August 4 2015 Part of the everyday
At ten, she is certainly ready to take part in food planning. Sometimes it is as simple as getting her to come along when we’re shopping for food, and helping decide what we’ll be eating for the week. Or it could be flicking through the myriad cookbooks and food magazines that are scattered throughout our house and finding new things to make.
She decides what fruit goes in her lunch each week – at the moment, it’s a small apple and a juicy mandarin. But she has complete and utter choice, with the understanding that the fruit has to be in season (because I think it’s important for her to realise that as delicious as cherries may be, they are a Summer fruit that should be eaten freshly picked rather than sitting on an aeroplane after having travelled from the northern hemisphere).
She has always been involved in helping out with any baking I am doing – whether it be measuring out ingredients, stirring mixtures, kneading dough, icing cupcakes or decorating the tops of pies.
Having kids in the kitchen is not always an easy thing. We are all time-poor, and frequently, we just want to get in there, make something that will be eaten without fuss (bonus points if it’s healthy, extra bonus points if it looks good), clean up and get out. Kids add time, they add mess and they don’t understand the concept of ‘Quick, quick, I want to get this done so I can go and watch QI.’
Case in point – I can throw the ingredients for a basic cake together and in less than 10 minutes, have it baking, and sit with my feet up, reading a book while it cooks. Add the kid to the mix and suddenly, it’s more like 30 minutes before it gets in the oven. And then the kitchen takes another 30 minutes to tidy up.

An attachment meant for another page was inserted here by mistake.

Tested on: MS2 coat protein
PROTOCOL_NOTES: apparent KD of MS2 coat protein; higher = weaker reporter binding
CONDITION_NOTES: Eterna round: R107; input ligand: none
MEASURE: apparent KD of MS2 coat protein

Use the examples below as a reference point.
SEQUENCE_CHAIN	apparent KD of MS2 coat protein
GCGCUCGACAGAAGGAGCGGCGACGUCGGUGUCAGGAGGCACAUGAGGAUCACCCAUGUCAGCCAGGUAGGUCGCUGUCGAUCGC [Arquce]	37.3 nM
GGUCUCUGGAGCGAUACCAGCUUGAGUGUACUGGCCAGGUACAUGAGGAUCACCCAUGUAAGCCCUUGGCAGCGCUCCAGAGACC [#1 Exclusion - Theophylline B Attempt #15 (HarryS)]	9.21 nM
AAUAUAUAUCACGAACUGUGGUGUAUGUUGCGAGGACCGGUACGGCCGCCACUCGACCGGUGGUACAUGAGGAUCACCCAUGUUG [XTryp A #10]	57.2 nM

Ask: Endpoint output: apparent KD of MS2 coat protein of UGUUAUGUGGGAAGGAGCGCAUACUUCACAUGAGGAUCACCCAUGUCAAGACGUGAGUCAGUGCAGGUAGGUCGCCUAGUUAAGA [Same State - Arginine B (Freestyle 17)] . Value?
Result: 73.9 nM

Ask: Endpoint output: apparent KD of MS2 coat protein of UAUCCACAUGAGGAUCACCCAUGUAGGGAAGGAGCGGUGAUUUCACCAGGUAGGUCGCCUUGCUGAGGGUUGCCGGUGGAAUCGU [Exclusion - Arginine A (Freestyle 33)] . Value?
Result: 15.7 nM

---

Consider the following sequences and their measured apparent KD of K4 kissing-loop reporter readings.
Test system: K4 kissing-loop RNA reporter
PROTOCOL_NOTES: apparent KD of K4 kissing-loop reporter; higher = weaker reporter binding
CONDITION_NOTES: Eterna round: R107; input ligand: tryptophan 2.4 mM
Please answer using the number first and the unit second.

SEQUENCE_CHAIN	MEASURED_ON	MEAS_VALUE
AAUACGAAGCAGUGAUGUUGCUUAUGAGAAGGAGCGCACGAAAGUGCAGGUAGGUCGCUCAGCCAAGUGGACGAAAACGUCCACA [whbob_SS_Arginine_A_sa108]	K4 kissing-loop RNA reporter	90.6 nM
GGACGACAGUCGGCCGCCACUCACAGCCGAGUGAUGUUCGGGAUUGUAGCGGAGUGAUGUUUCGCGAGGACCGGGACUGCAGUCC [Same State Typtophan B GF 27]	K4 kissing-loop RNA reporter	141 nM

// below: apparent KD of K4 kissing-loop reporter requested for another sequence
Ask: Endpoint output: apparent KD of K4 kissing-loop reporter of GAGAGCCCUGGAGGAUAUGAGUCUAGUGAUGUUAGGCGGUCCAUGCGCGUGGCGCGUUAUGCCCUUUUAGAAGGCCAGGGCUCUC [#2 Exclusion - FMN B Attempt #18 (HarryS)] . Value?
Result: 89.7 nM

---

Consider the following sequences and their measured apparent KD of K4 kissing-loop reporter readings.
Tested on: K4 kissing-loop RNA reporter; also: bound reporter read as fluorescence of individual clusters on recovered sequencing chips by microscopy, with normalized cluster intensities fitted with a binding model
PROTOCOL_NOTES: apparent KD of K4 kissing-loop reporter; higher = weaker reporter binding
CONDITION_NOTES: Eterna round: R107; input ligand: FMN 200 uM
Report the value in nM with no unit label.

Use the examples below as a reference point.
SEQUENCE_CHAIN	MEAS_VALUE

But the thing is, as they get more proficient, things do get better. My kid can make absolutely killer scrambled eggs (a deliberate choice because it can be a breakfast, lunch or dinner meal!). The first time she made them under close supervision, egg shells were all over the place, milk was sloshed on the counter, the eggs were burnt and stuck to the bottom of the pan (perhaps closer supervision was needed?!) and the whole thing took about 30 minutes. Now, she can have perfectly fluffy clouds of scrambled eggs on the table in under 10 minutes – including some buttered toast and cut up cucumber and cherry tomatoes on the side (to make mum happy!). And it’s done with only very minor supervision and significant less mess.
My kid sees me cooking almost every day and she is in the kitchen with me for a lot of that time. Sometimes, she is just sitting at the table chatting with me, other times she is helping, and other times she is putting dishes or ingredients away.
But the kitchen is where it happens and she is always welcome in there and part of the mix. I hope that this is fostering a love of food, an understanding of food preparation and a desire to create and share food. This is how I developed my interest in food and eating. No fuss – just part of the everyday.